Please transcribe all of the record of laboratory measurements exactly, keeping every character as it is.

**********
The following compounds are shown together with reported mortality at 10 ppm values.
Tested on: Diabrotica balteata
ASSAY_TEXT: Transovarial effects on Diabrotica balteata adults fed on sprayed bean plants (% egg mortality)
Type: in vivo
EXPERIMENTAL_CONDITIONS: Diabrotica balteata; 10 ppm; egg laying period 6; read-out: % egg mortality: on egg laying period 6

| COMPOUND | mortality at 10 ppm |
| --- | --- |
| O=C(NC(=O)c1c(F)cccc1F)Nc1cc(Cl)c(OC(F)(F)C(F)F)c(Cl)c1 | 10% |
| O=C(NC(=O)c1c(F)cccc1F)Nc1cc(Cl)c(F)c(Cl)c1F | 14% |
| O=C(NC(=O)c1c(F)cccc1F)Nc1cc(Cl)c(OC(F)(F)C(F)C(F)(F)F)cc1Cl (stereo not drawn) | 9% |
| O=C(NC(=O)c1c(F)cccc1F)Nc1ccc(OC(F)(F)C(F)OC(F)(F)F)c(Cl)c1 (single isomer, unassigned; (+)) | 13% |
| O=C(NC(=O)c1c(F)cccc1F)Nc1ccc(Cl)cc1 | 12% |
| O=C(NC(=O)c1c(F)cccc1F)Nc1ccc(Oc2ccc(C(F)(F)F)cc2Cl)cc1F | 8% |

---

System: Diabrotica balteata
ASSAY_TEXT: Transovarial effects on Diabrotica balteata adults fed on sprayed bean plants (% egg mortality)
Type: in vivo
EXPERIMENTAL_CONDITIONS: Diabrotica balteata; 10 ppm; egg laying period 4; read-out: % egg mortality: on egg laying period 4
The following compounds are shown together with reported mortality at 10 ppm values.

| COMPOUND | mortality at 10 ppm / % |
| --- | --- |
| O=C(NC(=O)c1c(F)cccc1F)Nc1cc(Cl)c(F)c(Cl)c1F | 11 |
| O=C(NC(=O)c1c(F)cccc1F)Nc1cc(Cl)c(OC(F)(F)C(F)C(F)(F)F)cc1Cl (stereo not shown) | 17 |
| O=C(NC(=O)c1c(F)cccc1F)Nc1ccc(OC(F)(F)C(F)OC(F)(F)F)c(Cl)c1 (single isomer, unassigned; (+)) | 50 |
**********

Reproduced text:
The following compounds are shown together with reported mortality at 10 ppm values.
Tested on: Diabrotica balteata
ASSAY_TEXT: Transovarial effects on Diabrotica balteata adults fed on sprayed bean plants (% egg mortality)
Type: in vivo
EXPERIMENTAL_CONDITIONS: Diabrotica balteata; 10 ppm; egg laying period 6; read-out: % egg mortality: on egg laying period 6

| COMPOUND | mortality at 10 ppm |
| --- | --- |
| O=C(NC(=O)c1c(F)cccc1F)Nc1cc(Cl)c(OC(F)(F)C(F)F)c(Cl)c1 | 10% |
| O=C(NC(=O)c1c(F)cccc1F)Nc1cc(Cl)c(F)c(Cl)c1F | 14% |
| O=C(NC(=O)c1c(F)cccc1F)Nc1cc(Cl)c(OC(F)(F)C(F)C(F)(F)F)cc1Cl (stereo not drawn) | 9% |
| O=C(NC(=O)c1c(F)cccc1F)Nc1ccc(OC(F)(F)C(F)OC(F)(F)F)c(Cl)c1 (single isomer, unassigned; (+)) | 13% |
| O=C(NC(=O)c1c(F)cccc1F)Nc1ccc(Cl)cc1 | 12% |
| O=C(NC(=O)c1c(F)cccc1F)Nc1ccc(Oc2ccc(C(F)(F)F)cc2Cl)cc1F | 8% |

---

System: Diabrotica balteata
ASSAY_TEXT: Transovarial effects on Diabrotica balteata adults fed on sprayed bean plants (% egg mortality)
Type: in vivo
EXPERIMENTAL_CONDITIONS: Diabrotica balteata; 10 ppm; egg laying period 4; read-out: % egg mortality: on egg laying period 4
The following compounds are shown together with reported mortality at 10 ppm values.

| COMPOUND | mortality at 10 ppm / % |
| --- | --- |
| O=C(NC(=O)c1c(F)cccc1F)Nc1cc(Cl)c(F)c(Cl)c1F | 11 |
| O=C(NC(=O)c1c(F)cccc1F)Nc1cc(Cl)c(OC(F)(F)C(F)C(F)(F)F)cc1Cl (stereo not shown) | 17 |
| O=C(NC(=O)c1c(F)cccc1F)Nc1ccc(OC(F)(F)C(F)OC(F)(F)F)c(Cl)c1 (single isomer, unassigned; (+)) | 50 |